Metro Vancouver's regional government is scheduled on October 29 to vote on a pivotal issue for the region's economy.
The 40 Metro Vancouver directors, who represent 21 municipalities, one electoral area and one First Nation, are set to determine whether to allow the City of Surrey to designate that rural land in South Campbell Heights can be used for business and employment purposes.
This is an important vote because the region has never needed industrial space more than it does now.
CBRE statistics show that region-wide, Metro Vancouver in the second quarter of 2021 had an all-time low 0.6% industrial real estate vacancy rate. Colliers pegs the region’s industrial vacancy rate at an even lower record level: 0.5%.
"Every quarter, over the last year, we have had a new historic low for our industrial vacancy rate," CBRE senior vice-president Chris MacCauley told BIV. "We also have the lowest vacancy rate in North America out of major industrial markets."
CBRE statistics show that the average asking price for leased industrial space in Metro Vancouver jumped 7.2%, to $15.01, in the second quarter of 2021, compared with the previous quarter.
Since the start of 2017, the asking price to lease industrial space in the region has soared 72.9%.
Industry insiders and supporters say that the region is in a crisis, with insufficient industrial land for local companies to expand, and for foreign companies to be able to locate regional distribution centres.
Low vacancy means local manufacturers could be pushed further east, into the Fraser Valley – prompting trucks to spend more time on roads congesting traffic, spewing greenhouse-gas emissions and adding distribution costs to the price of goods.
Metro Vancouver’s approval is not a sure thing.
Opposition to allow the redesignation comes from directors, such as Richmond councillor Harold Steves, who would like the land to stay rural in part for food security, and environmental sustainability reasons.
He believes that the region has sufficient industrial land, and that owners need to densify their land with multi-storey warehouses.
MacCauley called that proposal unrealistic because it would require owners to evict tenants from viable real estate in order to build multi-storey buildings.
Industrial buildings that have more than one storey also tend to use upper storeys for office use.
He pointed to Oxford Properties building a two-storey, 700,000-square-foot facility that it describes as the first large-bay, multi-storey industrial property in Canada.
That property has an exterior ramp to allow the second storey to function as a warehouse because pallets can be moved from trucks outside and into the second floor, without needing access to the interior ground floor.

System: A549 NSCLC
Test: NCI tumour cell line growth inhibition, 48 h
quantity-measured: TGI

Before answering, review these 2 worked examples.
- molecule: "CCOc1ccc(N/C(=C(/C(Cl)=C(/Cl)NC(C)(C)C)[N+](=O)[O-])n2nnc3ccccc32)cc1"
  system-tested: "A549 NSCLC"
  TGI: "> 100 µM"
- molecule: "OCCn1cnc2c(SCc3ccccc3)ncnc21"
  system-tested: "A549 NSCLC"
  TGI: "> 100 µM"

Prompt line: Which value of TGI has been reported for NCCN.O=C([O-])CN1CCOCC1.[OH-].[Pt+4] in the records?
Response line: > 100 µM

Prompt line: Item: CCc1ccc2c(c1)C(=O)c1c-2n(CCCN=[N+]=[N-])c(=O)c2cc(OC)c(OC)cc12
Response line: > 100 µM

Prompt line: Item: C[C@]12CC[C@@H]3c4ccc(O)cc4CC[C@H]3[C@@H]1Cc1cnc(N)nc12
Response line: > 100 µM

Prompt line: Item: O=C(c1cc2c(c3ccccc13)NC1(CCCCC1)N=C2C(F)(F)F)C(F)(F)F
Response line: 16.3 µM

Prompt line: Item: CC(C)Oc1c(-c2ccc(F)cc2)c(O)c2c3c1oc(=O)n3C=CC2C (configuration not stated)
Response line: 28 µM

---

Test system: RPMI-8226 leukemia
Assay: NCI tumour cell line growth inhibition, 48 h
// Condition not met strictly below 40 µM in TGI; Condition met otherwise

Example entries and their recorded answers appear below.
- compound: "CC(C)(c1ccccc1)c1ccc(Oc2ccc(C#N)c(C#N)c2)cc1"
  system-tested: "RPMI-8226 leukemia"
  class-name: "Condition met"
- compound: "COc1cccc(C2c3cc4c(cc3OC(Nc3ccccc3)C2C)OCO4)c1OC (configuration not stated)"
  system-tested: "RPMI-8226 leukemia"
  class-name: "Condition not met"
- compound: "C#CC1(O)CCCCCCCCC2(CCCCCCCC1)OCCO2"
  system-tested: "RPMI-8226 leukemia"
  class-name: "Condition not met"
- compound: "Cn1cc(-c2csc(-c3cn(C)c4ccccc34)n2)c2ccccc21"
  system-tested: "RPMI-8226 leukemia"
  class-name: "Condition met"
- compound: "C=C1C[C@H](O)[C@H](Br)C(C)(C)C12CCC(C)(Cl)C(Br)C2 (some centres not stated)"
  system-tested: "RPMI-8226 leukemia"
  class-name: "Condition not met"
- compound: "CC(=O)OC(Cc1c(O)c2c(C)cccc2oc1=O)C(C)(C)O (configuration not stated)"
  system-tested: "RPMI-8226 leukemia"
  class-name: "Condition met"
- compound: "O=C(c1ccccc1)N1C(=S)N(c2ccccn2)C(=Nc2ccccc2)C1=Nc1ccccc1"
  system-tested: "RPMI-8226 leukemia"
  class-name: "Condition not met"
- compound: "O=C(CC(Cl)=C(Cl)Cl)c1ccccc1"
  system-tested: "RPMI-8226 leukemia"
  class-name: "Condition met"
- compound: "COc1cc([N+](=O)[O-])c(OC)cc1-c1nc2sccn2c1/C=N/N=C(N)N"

Surrey's proposal relates to changing the designation for 617 acres of land, with most then eligible for warehouses, but slightly less than 200 of those acres to be dedicated as conservation areas.
The city's planning and development department told BIV in an email that it wants to be able to allow industrial businesses in the South Campbell Heights area because "demand for industrial land continues to increase, and has been outpacing the supply."
Not having more industrial land threatens "the region's economic well-being," the department said. It added that in parts of South Campbell Heights it also wants to allow offices that are accessories to industrial buildings, or that are complimentary to light industry.
Developers, such as Beedie, have been angling to build needed warehouses if Surrey gets the go-ahead to allow industrial development in the area.
"We don't own anything yet," said Todd Yuen, president of Beedie's industrial property division.
"We have contracted to purchase approximately 60 gross acres of land."
Yuen told BIV that Beedie has been working with various individual landowners in the area to strike deals to purchase, and consolidate, land if Surrey can get approval to allow industrial development.
"The city has enough experience to know that in order for a developer to viably rationalize the servicing and off-site costs, a developer has to have enough land under their control in order to rationalize those costs," Yuen said. "What the city did a good job of is just clearly articulating the reality of what it's going to take in order for these lands to be brought to market."
He said that real estate brokers and city staff helped enlighten current land owners to realities of the real estate business, including how much would be fair value for land, and about how important it is to consolidate land to enable larger warehouses to be built.